Alice Pearson – Final Reflections

  1. The most difficult aspect of preparing for my dissertation is narrowing my topic down into one that is more plausible. As well as this, I have found it more difficult than expected to understand methodology and how to use it when planning my dissertation. I have also been surprised by the amount of secondary reading to be done in preparation for writing about my dissertation.
  2. I have managed my time well in order to be more realistic about how much my dissertation can cover. By doing so I have been able to narrow down the time period that I am able to cover and the range of events, too. Breaking down tasks into sections made them more manageable – especially when it came to secondary reading around the topic.
  3. I have learnt that approaching my dissertation requires good planning to allow plenty of time for exploring my topic in every way I would like to. I have also learnt not to be too ambitious in what I would like to cover in my dissertation.
  4. Speaking with my supervisor during the course of this module has been the most useful in getting my ideas straight and planning what exactly my dissertation will cover. I also think that the assignments were very helpful in building up knowledge of the previous literature in the field. Understanding methodology was also useful in preparing for my project because I have a better idea of how methodology can improve my research. Finally, I feel much more confident about my dissertation that at the beginning of the module, and have a clearer idea of how my project will be completed over the next year.

Alice Pearson – Annotated Bibliography

Alice Pearson – Annotated Bibliography

My dissertation will consider the use of women as symbols during the Indian Nationalist movement in the nineteenth and twentieth century. I am particularly interested in British attitudes to the practice of Sati and Prostitution in India. I found my secondary sources through Jstor and the footnotes of relevant sources. I found my primary sources through the UK parliamentary papers online collection and the Oxford Dictionary of National Biography.

Secondary Sources

Gayatri Chakravorty Spivak. Can the Subaltern Speak? Basingstoke: Macmillan, 1988.

One of the most influential essays of feminist postcolonial theory. This is a fascinating and complex argument that argues the British governments reaction to practice of Sati in India followed the idea of “White men saving brown women from brown men”. This is an interesting example of the postcolonial feminist historiography that I will be examining in my project.

Sinha, Mrinalini. “Refashioning Mother India: Feminism and Nationalism in Late-Colonial India.” Feminist Studies 26, no. 3 (2000): 623.

This looks at Mayo’s 1927 book titled ‘Mother India’. The book was imperialist propaganda that argued against Indian self-rule. The backlash against this publication triggered a new Liberal Indian feminist discourse. Sinha argues that this new movement redefined the image of ‘Mother India’ and the ‘Modern Indian Woman’ within the nationalist movement.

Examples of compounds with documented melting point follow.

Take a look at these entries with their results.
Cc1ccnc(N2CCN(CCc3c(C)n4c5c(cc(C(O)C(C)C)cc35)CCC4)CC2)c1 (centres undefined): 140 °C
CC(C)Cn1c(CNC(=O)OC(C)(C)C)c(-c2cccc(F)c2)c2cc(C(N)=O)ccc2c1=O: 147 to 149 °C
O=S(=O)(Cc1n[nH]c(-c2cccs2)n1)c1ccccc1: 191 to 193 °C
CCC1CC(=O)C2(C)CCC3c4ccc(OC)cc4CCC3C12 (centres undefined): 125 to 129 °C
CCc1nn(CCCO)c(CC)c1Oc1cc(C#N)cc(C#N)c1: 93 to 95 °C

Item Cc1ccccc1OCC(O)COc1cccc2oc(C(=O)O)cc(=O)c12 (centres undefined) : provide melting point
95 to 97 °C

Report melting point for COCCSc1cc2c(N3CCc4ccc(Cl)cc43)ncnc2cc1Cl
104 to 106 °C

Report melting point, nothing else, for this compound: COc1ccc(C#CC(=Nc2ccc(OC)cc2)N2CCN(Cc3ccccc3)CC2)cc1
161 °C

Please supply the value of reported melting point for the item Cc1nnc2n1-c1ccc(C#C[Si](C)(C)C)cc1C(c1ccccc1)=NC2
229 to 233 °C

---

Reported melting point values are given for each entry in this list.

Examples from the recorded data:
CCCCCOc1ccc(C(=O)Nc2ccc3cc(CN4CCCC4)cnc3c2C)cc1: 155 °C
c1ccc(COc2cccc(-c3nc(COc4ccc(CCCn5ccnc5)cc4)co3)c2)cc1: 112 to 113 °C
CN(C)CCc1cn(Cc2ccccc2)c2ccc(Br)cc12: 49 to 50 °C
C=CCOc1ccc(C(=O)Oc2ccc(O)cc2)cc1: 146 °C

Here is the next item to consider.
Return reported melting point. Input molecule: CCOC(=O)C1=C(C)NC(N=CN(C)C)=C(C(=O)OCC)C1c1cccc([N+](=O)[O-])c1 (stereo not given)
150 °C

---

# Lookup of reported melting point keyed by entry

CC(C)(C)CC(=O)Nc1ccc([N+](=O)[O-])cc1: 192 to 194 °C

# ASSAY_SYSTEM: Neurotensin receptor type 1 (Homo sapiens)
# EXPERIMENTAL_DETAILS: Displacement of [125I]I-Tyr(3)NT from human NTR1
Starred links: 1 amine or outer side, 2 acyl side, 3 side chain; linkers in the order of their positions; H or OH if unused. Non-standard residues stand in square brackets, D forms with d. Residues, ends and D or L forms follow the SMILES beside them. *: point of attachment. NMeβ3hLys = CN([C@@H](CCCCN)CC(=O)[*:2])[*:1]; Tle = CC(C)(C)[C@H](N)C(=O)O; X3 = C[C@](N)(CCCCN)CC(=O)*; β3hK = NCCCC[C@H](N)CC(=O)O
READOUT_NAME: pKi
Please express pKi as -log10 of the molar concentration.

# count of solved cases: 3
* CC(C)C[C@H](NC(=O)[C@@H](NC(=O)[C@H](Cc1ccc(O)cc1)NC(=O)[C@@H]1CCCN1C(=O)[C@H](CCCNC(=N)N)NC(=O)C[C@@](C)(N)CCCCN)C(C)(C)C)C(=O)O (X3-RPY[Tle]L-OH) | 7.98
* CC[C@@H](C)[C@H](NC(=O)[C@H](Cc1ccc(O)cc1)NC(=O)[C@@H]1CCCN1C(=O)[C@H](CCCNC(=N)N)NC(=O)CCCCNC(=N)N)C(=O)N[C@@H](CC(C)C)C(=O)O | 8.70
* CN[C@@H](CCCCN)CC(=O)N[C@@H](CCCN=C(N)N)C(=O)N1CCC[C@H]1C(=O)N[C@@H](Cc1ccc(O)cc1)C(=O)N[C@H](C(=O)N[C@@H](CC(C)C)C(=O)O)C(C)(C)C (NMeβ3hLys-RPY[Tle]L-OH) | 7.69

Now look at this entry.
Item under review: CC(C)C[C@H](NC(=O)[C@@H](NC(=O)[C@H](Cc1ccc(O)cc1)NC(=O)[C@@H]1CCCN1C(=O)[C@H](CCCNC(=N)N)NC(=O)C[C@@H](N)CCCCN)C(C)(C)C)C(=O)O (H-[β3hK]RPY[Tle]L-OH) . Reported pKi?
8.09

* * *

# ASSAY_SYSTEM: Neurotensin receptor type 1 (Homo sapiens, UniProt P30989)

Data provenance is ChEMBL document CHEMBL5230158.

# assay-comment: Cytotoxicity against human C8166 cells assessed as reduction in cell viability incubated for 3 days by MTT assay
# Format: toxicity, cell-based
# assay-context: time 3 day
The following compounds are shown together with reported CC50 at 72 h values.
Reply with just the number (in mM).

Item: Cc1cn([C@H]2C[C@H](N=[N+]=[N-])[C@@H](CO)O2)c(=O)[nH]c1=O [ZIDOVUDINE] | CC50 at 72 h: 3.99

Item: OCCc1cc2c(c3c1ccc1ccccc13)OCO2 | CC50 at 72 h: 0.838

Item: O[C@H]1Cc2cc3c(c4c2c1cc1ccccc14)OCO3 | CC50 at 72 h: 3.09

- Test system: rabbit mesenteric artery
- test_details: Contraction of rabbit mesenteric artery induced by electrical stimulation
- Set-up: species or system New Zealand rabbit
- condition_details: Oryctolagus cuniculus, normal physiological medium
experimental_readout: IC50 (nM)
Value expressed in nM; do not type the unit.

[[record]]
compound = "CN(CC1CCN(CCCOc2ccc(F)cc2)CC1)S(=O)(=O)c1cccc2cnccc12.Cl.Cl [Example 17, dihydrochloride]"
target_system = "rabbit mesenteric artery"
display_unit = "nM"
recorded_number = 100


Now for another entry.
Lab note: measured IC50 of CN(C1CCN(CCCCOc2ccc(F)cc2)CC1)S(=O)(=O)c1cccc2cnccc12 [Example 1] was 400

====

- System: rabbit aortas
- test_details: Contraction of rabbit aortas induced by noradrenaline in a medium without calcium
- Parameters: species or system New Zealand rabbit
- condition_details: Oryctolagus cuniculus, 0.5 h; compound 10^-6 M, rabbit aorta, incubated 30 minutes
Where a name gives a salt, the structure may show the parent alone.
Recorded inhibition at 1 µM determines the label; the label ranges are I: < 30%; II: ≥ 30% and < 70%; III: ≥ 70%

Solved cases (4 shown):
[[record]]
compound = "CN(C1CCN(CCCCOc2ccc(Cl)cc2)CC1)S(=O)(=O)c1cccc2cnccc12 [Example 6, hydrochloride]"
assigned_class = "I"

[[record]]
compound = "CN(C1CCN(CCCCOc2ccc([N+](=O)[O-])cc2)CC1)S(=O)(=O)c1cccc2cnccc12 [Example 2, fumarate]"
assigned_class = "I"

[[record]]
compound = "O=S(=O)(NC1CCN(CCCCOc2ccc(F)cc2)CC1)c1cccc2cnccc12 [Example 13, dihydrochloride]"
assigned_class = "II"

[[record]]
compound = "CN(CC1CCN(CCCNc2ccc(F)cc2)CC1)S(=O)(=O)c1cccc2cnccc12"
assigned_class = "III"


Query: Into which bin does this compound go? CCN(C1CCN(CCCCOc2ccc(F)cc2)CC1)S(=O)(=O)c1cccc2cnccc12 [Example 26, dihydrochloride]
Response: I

Thapar, Suruchi. “Women as Activists; Women as Symbols: A Study of the Indian Nationalist Movement.” Feminist Review, no. 44 (1993): 81.

Thapar’s article is an interesting evaluation of the transforming symbolism of women in the Indian Nationalist movement. It argues that while middle-class women are praised for their contribution to the movement, age and religion were just as important in dividing the movement. Thapar argues that women were used as symbols of unity and the concepts of ‘motherhood’ and ‘femininity’ were adapted to suit the requirements of the current political environment.

Primary Sources

Correspondence between India Office and Government of India on Cantonments Acts and Regulations (1895). 19th Century House of Commons Sessional Papers

This source is an example of the tensions between the British and Indian perspectives on prostitution in India. It details the concerns about venereal disease among the military and shows how the regulation of women became a source of contention between the British and Indians. I would like to look more into the records of the debates concerning prostitution and the practice of Sati in India.

Carmichael, Amy Beatrice, Oxford Dictionary of National Biography

This source gives lots of information on the Christian missionary, Amy Beatrice. This account gives an insight into the importance of religion in the debates surrounding women – especially prostitution.

Alice Pearson – Introduction

Hi everyone,

My name is Alice and I’m from Edinburgh. I’m currently living in Bridge of Allan. I’m thinking of writing my dissertation on an aspect of gender history in Britain in the nineteenth-century. I’m not really sure on a specfic topic yet but I am hoping to narrow my options down during the course of this module. I’m more comfortable with online learning now and have found getting into a routine useful to stay on top of work. I’m looking forward to working with you all!